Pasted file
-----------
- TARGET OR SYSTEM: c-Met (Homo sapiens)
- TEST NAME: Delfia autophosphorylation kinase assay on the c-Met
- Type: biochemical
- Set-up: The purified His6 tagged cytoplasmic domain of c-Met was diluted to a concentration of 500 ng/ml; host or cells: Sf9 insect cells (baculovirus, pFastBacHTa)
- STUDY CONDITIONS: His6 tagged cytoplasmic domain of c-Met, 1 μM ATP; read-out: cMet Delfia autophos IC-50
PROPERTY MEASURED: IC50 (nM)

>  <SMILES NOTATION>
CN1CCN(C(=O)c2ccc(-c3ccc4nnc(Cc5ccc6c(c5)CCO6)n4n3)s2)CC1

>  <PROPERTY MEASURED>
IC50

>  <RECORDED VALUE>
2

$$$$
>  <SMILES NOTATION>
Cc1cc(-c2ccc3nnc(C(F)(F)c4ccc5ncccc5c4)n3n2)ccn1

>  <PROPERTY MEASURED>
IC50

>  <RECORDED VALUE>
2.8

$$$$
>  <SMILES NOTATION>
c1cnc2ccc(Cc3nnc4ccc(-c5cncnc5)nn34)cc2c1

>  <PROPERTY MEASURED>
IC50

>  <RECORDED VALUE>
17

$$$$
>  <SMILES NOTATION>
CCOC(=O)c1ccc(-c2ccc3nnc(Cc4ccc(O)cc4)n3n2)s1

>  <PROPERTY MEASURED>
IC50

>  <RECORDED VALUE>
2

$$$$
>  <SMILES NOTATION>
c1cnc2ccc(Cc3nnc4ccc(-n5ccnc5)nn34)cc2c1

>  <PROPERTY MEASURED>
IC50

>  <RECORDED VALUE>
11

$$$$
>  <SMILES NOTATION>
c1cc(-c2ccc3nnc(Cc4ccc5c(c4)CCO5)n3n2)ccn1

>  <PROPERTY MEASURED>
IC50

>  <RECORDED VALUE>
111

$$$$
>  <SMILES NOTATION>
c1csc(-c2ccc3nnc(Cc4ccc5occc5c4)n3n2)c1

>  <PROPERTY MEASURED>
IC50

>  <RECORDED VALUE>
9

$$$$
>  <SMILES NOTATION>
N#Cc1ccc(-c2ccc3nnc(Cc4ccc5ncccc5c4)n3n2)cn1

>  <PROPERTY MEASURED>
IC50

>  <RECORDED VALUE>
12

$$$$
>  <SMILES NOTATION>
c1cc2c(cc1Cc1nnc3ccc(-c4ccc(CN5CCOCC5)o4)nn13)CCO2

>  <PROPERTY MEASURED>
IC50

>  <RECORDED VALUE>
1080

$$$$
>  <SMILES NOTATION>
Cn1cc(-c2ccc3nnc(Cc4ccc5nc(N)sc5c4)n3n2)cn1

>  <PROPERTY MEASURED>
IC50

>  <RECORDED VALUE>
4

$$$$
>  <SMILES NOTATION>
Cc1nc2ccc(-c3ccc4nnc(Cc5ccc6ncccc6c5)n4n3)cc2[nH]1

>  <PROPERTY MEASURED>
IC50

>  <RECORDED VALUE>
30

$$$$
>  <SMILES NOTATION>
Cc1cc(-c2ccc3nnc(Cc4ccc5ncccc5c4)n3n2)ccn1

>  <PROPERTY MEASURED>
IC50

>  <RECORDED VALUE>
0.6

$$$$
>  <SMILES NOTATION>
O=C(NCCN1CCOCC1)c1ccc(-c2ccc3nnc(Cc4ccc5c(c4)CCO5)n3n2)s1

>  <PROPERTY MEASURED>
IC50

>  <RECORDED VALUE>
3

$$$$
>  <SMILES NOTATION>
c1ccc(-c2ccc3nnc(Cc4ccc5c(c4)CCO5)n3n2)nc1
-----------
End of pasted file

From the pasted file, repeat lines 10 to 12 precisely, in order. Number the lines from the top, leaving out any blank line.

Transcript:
IC50

>  <RECORDED VALUE>
2